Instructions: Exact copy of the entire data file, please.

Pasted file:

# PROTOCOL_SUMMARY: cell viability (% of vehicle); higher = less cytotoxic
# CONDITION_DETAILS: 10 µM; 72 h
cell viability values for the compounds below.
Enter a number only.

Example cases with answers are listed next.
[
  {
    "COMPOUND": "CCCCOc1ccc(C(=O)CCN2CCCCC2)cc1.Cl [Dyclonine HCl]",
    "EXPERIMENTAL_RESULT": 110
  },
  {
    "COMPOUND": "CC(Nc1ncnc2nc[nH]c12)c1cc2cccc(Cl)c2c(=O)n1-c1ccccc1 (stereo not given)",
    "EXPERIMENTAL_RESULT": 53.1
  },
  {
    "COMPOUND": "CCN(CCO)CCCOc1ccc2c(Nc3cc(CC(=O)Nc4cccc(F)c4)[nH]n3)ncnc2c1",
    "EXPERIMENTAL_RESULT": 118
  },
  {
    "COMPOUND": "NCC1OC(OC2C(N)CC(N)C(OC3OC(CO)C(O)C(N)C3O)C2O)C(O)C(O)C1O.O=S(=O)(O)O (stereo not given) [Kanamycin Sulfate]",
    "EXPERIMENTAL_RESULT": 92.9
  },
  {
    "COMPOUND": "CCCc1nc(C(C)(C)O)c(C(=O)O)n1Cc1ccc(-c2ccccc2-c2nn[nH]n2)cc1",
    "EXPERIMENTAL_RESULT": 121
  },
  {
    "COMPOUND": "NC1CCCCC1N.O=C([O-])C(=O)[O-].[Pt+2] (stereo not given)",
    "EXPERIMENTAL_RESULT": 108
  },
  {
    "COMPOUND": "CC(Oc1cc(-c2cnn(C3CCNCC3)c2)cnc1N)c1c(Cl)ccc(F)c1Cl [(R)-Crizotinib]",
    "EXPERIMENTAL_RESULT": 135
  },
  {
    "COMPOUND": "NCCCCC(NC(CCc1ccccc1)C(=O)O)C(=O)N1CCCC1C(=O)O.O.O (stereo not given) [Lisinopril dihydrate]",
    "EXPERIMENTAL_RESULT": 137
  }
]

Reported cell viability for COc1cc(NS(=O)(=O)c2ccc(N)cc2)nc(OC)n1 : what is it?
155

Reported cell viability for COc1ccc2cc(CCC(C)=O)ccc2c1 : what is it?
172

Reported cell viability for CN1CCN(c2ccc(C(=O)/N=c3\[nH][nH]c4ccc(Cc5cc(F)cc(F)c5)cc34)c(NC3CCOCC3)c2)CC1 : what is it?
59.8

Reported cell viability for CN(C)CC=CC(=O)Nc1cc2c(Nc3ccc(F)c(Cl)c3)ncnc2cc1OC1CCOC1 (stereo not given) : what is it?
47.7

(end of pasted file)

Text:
# PROTOCOL_SUMMARY: cell viability (% of vehicle); higher = less cytotoxic
# CONDITION_DETAILS: 10 µM; 72 h
cell viability values for the compounds below.
Enter a number only.

Example cases with answers are listed next.
[
  {
    "COMPOUND": "CCCCOc1ccc(C(=O)CCN2CCCCC2)cc1.Cl [Dyclonine HCl]",
    "EXPERIMENTAL_RESULT": 110
  },
  {
    "COMPOUND": "CC(Nc1ncnc2nc[nH]c12)c1cc2cccc(Cl)c2c(=O)n1-c1ccccc1 (stereo not given)",
    "EXPERIMENTAL_RESULT": 53.1
  },
  {
    "COMPOUND": "CCN(CCO)CCCOc1ccc2c(Nc3cc(CC(=O)Nc4cccc(F)c4)[nH]n3)ncnc2c1",
    "EXPERIMENTAL_RESULT": 118
  },
  {
    "COMPOUND": "NCC1OC(OC2C(N)CC(N)C(OC3OC(CO)C(O)C(N)C3O)C2O)C(O)C(O)C1O.O=S(=O)(O)O (stereo not given) [Kanamycin Sulfate]",
    "EXPERIMENTAL_RESULT": 92.9
  },
  {
    "COMPOUND": "CCCc1nc(C(C)(C)O)c(C(=O)O)n1Cc1ccc(-c2ccccc2-c2nn[nH]n2)cc1",
    "EXPERIMENTAL_RESULT": 121
  },
  {
    "COMPOUND": "NC1CCCCC1N.O=C([O-])C(=O)[O-].[Pt+2] (stereo not given)",
    "EXPERIMENTAL_RESULT": 108
  },
  {
    "COMPOUND": "CC(Oc1cc(-c2cnn(C3CCNCC3)c2)cnc1N)c1c(Cl)ccc(F)c1Cl [(R)-Crizotinib]",
    "EXPERIMENTAL_RESULT": 135
  },
  {
    "COMPOUND": "NCCCCC(NC(CCc1ccccc1)C(=O)O)C(=O)N1CCCC1C(=O)O.O.O (stereo not given) [Lisinopril dihydrate]",
    "EXPERIMENTAL_RESULT": 137
  }
]

Reported cell viability for COc1cc(NS(=O)(=O)c2ccc(N)cc2)nc(OC)n1 : what is it?
155

Reported cell viability for COc1ccc2cc(CCC(C)=O)ccc2c1 : what is it?
172

Reported cell viability for CN1CCN(c2ccc(C(=O)/N=c3\[nH][nH]c4ccc(Cc5cc(F)cc(F)c5)cc34)c(NC3CCOCC3)c2)CC1 : what is it?
59.8

Reported cell viability for CN(C)CC=CC(=O)Nc1cc2c(Nc3ccc(F)c(Cl)c3)ncnc2cc1OC1CCOC1 (stereo not given) : what is it?
47.7